Following his success, Peter Bogdanovich solidified his career with the comedy "What's Up, Doc?" (1972). The film starred Ryan O'Neal and Barbra Streisand and was a "screwball comedy" reminiscent of Howard Hawks' works. The film "Paper Moon" (1973), in which Ryan O'Neal was also involved, further increased his popularity. His ten-year-old daughter, Tatum O'Neal, received an Oscar for her supporting role, becoming the youngest winner of the award.

Personal Life and Later Career

After the dizzying success of his career, Peter Bogdanovich faced a decline. There were also personal changes in his life. During the filming of "The Last Picture Show," the director fell in love with the lead actress, Cybill Shepherd, and left his wife, leaving her with their two daughters. However, his romance with the actress was short-lived.

In 1980, Peter met Dorothy Stratten, a star of Playboy and aspiring actress. They began a romantic relationship, and he cast her in his film "They All Laughed" (1981). Thanks in part to the performances of actors Ben Gazzara, Audrey Hepburn, and Stratten herself, the film had success with audiences, although it received mixed reviews from critics.

Shortly after completing the film, shocking news broke: Dorothy Stratten was murdered by her estranged husband, photographer Paul Snider, who was deeply distraught over her relationship with Bogdanovich. This event deeply affected the director. In memory of Dorothy, he wrote the book "The Killing of the Unicorn: Dorothy Stratten."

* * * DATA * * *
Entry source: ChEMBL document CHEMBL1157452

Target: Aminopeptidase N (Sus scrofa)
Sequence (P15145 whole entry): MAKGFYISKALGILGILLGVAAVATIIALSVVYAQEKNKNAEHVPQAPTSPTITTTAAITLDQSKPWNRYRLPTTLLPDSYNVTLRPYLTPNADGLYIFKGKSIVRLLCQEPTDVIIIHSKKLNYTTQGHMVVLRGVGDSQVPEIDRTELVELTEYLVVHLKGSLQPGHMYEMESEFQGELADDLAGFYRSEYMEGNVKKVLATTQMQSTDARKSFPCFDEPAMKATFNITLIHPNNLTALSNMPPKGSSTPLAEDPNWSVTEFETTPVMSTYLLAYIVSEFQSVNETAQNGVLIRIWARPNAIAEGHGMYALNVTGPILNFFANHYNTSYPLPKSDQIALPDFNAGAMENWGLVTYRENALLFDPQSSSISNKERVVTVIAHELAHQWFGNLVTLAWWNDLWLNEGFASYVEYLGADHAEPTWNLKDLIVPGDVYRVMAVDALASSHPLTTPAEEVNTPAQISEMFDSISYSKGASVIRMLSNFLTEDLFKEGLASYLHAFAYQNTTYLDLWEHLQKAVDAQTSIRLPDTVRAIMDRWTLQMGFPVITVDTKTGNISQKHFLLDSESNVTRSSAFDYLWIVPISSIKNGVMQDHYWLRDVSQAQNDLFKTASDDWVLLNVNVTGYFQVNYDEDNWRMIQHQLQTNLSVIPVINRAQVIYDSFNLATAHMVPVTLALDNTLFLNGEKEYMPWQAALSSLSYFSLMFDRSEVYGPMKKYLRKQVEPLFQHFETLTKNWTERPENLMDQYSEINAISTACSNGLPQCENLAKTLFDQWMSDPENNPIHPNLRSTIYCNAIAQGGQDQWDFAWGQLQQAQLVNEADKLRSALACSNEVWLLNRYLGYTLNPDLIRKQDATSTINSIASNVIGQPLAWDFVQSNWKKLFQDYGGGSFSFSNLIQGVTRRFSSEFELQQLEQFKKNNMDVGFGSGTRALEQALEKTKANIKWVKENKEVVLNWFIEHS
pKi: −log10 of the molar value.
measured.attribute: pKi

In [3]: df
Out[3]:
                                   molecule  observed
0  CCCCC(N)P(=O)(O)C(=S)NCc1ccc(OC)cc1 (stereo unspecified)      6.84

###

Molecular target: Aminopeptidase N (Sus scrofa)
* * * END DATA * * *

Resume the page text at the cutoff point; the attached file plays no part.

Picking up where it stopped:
Nevertheless, a few years later, Peter began dating Dorothy's sister, Louise Stratten. They married in December 1988 and remained married for 12 years.

Peter Bogdanovich has directed about 10 more films, but most of them were unsuccessful. The exception is the film "Mask" (1985), a touching story about a young man suffering from a degenerative bone disease. The film received several nominations and awards, and renowned singer Cher won the Best Actress award at the Cannes Film Festival.

Peter Bogdanovich continues to work in the film industry. For a long time, he only appeared as an actor but recently announced the production of a new film. His self-written film, "Guilty Without Love," is set to be released in 2015. Hopefully, it will not be the "last picture show" of this talented director.